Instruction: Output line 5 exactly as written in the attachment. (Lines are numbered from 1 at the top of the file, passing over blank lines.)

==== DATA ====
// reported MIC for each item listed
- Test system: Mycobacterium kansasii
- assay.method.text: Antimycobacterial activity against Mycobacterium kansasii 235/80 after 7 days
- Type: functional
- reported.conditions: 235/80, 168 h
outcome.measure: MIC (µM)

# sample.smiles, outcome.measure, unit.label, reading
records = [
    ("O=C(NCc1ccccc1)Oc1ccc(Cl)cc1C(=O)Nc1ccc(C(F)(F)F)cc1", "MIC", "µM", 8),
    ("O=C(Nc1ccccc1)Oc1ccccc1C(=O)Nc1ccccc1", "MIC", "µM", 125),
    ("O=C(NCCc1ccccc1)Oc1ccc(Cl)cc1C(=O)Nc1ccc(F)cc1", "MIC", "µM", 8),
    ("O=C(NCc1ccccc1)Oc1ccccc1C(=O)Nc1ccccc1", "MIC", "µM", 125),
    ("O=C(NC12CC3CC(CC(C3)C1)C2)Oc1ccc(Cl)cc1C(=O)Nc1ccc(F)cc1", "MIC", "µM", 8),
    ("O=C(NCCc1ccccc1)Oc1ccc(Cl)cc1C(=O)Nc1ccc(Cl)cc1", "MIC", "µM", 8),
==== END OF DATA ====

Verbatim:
- reported.conditions: 235/80, 168 h